“And this is eternal life, that they may know You, the only true God,
and Jesus Christ whom You have sent.” (John 17:3, NKJV)
In retirement I have not so much switched roles as I have changed vantage points, from pulpit to pew. In my brief stints on a pastoral staff I would preach periodically, but for the bulk of my pastoral ministry I would step into the pulpit on a weekly basis.
My approach was to preach through books of the Bible, typically alternating between Old and New Testaments. I mixed it up a bit around Christmas by pulling together Advent series. It’s amazing to me that I was able to come up with 28 different themes, ranging from prophecies from Isaiah to Luke’s nativity narrative to incarnation-related passages from the epistles. One year I preached on passages related to the four stanzas of Joy to the World!
Deciding on sermon series is no longer on my plate. Now, I am on the other side of the pulpit, a parishioner in the pew pulling up to the table to be fed.
In these days of COVID-19 quarantine the pew has taken a different form. I remember seeing a cartoon where church attendance increased when recliners were installed to replace the pews. Well, that has come to pass and perhaps it has increased attendance by drawing people to livestreaming services who might not ordinarily attend.
Another phenomenon that home church (not to be confused with a house church) has provided has been the ability to attend church services out of driving distance or that we might not have opportunity to attend.
Sitting in the “pew,” listening to different preachers brought me to a realization, perhaps even a conviction. A sermon must nourish the soul by delving into the text to reveal the mind and heart of God.
I realize that getting something out of a sermon involves not only the approach of the preacher but also the preparation of the hearer. But there were times when I would pull back from the table of feeding on God’s Word and find myself particularly satisfied and strengthened.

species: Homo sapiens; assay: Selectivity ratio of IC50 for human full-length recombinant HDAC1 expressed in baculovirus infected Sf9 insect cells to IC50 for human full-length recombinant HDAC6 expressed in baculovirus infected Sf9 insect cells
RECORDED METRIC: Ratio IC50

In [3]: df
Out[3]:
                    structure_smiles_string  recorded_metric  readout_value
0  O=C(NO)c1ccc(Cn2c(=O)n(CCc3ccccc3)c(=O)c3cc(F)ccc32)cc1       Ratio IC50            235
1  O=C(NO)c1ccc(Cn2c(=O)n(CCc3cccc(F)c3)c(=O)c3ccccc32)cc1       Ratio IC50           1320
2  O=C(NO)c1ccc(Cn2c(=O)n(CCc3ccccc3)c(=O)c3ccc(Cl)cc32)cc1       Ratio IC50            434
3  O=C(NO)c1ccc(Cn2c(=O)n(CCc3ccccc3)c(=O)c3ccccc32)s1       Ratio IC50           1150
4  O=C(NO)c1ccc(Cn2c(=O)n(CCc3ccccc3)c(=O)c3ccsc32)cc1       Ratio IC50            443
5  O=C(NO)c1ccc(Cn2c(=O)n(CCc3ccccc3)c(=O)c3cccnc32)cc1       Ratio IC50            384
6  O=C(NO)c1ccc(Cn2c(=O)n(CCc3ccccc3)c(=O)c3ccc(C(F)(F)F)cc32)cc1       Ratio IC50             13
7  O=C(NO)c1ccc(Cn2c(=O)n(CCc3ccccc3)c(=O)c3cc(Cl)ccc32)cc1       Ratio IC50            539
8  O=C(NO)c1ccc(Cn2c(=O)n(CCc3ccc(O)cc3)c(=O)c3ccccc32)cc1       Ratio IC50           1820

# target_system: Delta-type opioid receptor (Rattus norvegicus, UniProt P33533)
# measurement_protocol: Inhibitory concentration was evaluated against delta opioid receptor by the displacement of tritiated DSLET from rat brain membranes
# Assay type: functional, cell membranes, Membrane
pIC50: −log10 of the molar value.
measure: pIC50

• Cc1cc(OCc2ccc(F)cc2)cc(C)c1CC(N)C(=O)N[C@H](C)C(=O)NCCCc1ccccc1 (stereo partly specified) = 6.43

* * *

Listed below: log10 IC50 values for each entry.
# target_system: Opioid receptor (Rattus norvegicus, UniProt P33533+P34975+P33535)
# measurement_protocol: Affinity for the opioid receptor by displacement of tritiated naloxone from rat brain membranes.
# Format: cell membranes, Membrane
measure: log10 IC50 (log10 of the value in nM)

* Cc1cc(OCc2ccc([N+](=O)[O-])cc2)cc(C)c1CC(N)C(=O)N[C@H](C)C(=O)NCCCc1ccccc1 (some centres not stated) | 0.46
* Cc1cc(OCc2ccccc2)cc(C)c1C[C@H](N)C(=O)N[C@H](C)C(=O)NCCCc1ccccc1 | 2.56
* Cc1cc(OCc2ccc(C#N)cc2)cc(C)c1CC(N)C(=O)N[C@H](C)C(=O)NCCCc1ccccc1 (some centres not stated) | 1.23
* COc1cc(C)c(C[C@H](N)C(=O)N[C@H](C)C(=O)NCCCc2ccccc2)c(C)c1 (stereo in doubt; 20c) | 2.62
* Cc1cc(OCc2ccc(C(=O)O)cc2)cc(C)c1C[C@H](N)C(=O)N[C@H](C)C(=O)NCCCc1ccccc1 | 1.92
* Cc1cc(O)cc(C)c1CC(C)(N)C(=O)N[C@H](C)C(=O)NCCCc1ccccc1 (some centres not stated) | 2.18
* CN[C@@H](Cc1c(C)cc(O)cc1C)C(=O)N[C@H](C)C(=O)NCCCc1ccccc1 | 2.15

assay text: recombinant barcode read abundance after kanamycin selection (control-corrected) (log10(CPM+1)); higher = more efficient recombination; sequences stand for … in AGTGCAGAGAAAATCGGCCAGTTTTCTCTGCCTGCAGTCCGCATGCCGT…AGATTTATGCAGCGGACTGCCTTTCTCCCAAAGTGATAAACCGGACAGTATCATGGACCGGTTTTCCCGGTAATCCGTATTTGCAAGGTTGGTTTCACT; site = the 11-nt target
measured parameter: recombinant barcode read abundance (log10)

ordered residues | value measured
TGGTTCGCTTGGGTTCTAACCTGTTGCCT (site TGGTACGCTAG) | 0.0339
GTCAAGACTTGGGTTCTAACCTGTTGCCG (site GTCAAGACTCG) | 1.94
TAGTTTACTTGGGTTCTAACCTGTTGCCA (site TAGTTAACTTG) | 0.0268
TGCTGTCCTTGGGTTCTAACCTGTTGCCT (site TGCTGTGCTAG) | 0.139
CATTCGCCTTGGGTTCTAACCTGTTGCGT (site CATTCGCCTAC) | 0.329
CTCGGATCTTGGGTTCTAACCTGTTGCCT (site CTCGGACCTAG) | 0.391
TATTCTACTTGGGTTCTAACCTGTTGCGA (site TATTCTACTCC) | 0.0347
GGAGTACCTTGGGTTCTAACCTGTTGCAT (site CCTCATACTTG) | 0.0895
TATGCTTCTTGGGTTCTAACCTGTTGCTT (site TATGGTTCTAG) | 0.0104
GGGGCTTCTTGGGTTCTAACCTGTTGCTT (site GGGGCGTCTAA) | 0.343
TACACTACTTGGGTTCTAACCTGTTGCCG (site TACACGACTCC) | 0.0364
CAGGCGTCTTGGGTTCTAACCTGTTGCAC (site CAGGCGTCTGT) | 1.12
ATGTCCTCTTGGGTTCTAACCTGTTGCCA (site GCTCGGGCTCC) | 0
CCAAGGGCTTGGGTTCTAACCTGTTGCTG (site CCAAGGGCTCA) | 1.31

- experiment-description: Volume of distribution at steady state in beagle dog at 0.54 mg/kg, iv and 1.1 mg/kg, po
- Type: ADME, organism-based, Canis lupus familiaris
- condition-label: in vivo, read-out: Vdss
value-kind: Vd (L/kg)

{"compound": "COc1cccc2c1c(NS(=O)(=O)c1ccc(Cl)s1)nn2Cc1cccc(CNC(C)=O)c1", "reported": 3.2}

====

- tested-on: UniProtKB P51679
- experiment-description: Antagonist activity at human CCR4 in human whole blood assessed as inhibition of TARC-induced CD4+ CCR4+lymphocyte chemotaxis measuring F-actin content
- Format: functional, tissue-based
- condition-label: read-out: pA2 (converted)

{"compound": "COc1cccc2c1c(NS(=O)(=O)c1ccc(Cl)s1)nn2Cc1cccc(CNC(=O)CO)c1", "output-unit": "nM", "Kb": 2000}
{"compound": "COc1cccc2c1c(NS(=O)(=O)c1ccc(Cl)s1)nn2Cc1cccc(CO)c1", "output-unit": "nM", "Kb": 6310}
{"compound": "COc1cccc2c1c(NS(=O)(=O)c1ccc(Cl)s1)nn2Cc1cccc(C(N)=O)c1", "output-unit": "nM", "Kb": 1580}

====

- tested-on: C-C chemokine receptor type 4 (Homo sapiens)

I experienced that delight when the preacher brought me not merely to the text but into the text. He didn’t just refer to the text in his message or touch on the passage here and there. He entered the text, explaining its meaning, following its logic, burrowing into my heart.
I offer two thoughts that help me enter the text to my spiritual nourishment and growth in grace. One, the message has to be exegetical. The preacher must not simply talk about the text. He has to talk the text, bringing the message out through its God-spirated substance and structure. “God says this, and He brings it home in this manner, and for this purpose.” I would know where the preacher is in the text through its examination, explanation, illustration, and application. That transparency would cause my heart to quicken at the counsel and care of my God.
My other thought from the pew on what makes the message meaningful to me has to do with its delivery. Perhaps conversational is the best word, but by that I don’t just mean being colloquial. I mean connectional. It’s clear the preacher is not just being academic or scholarly. He is handling the text as one who been handled by it and is eager to minister it to others who share his need.
As a pastor, he knows his sheep. He is in tune with their burdens and their needs. The way he expresses himself connects with the sheep. He catches their ear by somehow communicating awareness and empathy. In a sense, as he has exegeted the text, he has exegeted his audience, and preached accordingly.
- How do you know when God’s Word has been preached?
- What might you pray for the preacher and for yourself in sermon preparation?
Heavenly Father, whose Word it is; Lord Jesus, Word incarnate; Holy Spirit, who inspired, inscripturated and illuminates the written Word – may You inhabit the preaching of Your Word for the building up of Your church. Amen.
Scripture quotations marked NKJV are from The Holy Bible, New King James Version, copyright ©1982 by Thomas Nelson, Inc. Used by permission. All rights reserved. Those marked ESV are from The Holy Bible, English Standard Version, copyright ©2001 by Crossway Bibles, a division of Good News Publishers. Used by permission. All rights reserved.